forgettable experiences and. being
Orthodox, we saw the need for s
Traditional Mission designed for
observant Jews." she sdded.
This mission will give Orthodox
Jews s remarkable opportunity to
return to the land of our roots," said
Peter. "Participants will be able to
adhere to the laws of Sabbath and
Ksshruth, and st the same time, see
and experience Israel from an in-
sider's point of view, as only s
Federation mission participant can."
"Although this mission is
designed for traditional Jews, it is
definitely not limited to members of
the Orthodox community," said
Lydis. I hope all of our friends will
be able to join us."
The cost of this once-ins-lifetime
experience is $1,330 par person. A
minimum gift of 1500 per parson to
the 1984 Combined Jewish Appeal
Israel Emergency Fund Campaign is
required. The mission concludes on
Jury 13 and extensions are available
at no cost.
For more information about the
Traditional Mission or other
Federation missions, please call Joaa
Schemer at Federation. 676-4000.
Roth: 'Jews have
to be united'
Dental Division goes afloat for cja-ief
The Dental Division of the Greater
Miami Jewish Federation will of-
ficially launch its 1984 rmpjgn on
behalf of the Combined Jewish
Appeal-Israel Emergency Fund/Pro-
ject Renewal-Or Akivs with two very
unique events.
Aboard the luxurious yacht
"Homer Odyssey II." the Dental
Division, for the first time in its hist-
ory, will hold two cocktail parties.
Dr. Melvin Homer, a retired dentist,
and his wife Sandra, will be hosting
the two events.
North Dade dentists will board the
"Homer Odyssey II" on February 9
at 6:30 p.m. The yscht will be docked
at the Turnberry Yacht Club. Dr.
Jack I. Berne serves as the North
Dr. Robert Martin
Steven Oppenheimer
ists chairmen.
jwlPorV'fjBe* pbrdoh and Pr.
On February 19. South Dade dent-
ists wttl have their cocktail party
, aboard the yacht, which wuTbe
| docked st the OM Cutler Bay rasa
Dora Roth
Dora Roth is a Holocaust sur-
vivor. Asa chikl. she spent two years
in the Vilns ghetto. Four years in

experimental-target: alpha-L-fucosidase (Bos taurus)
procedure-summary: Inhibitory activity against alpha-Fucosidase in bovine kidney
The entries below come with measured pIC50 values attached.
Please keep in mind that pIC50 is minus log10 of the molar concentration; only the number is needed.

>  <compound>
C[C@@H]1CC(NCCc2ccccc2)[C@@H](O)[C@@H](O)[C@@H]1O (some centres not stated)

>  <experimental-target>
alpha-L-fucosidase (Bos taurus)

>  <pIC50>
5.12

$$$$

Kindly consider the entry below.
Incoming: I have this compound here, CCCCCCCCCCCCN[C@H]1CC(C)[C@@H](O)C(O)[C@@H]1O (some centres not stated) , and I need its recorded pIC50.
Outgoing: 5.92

Stuttoff concentration camp. Three
years in various hospitals, recover-
ing from bullet wounds.
In later years. Roth studied public
relations st the University of Haifa
She served as Project Renewal
liaison representative between
depressed Israeli neighborhoods and
American communities. She has also
worked for the Association of Sol .
diers Welfare, a basic education pro-
ject for 14,000 soldiers unable to read
or write.
Dora Roth now serves as s special
representative of the government of
Israel. Shs will be in Miami during
the month of February, speaking to
various groups on behalf of the 1984
Combined Jewish Appeal-Israel
Emergency Fund/Project Renews!
Or Akiva Campaign.
"1 look upon the Federation cam- -
paign as very challenging and im-
portant work for two reasons: Jews
have to be united in the United
States and take care of their needs
here; a strong American Jewish
community can be of greater help to
Israel than a weak community."
Roth said.
For more information about Dora
Roth's an ash tag engagements,
please call the Federation at 676-
4000.
of prom meat community
leaders Jackie and Robert Traurig
Dora Roth, representative of the
Prime Ministers Office of Israel, will
be the cue* speaker st both func
These two evt_
for the Dental Division" said Dr
Robert Merlin. 'fct.Ur* of the Divi
eion. "I am confidant that the dent-
ists in our community will "Lead the
Way" in demonstrating their com
mitment to the vital servicee that the
CJA-IEF campaign provides 1
would also like to thank the Homers,
whose unparalleled geisMnelly
making thees spectel events el poa
sibls
For more information about
rei-ii'n


Women's Division
Message from
the campaign
chairwoman
.
Terry Druehtr
Our 1964 campaign is officially in
gear, and I tain pride in t he fact that
the Women's Division has raised
more than II .6 million to date.
My involvement over the years in
Women's Division has added
a dimension of richness and fulfill-
ment to my life and my family's lives
that goee beyond any dollar value.
The philosophy that one receives
more than one gives is certainly true
of the women involved with fund
raising for the Jewish communities
here and abroad.
Our campaign is off to a wonderal,
enthusiastic start. All of the areas)
are planning their fund raising
events, and they are expecting fab-
ulous turnouts.
The Women's Division has under-
taken a project to raise 1300,000 for
three day care centers in Or Akiva,
our Project Renewal sister city. Thie
ia e worthy project and one that
every woman can relate to in today's
society. We are trying to establish
dsy care centers that we would be
proud to have our children and
grandchildren attend.
I am looking forward to a very
exciting and successful campaign,
but I can't do it alone. I know that
the 14 million goal for Women's
Division will be met because of the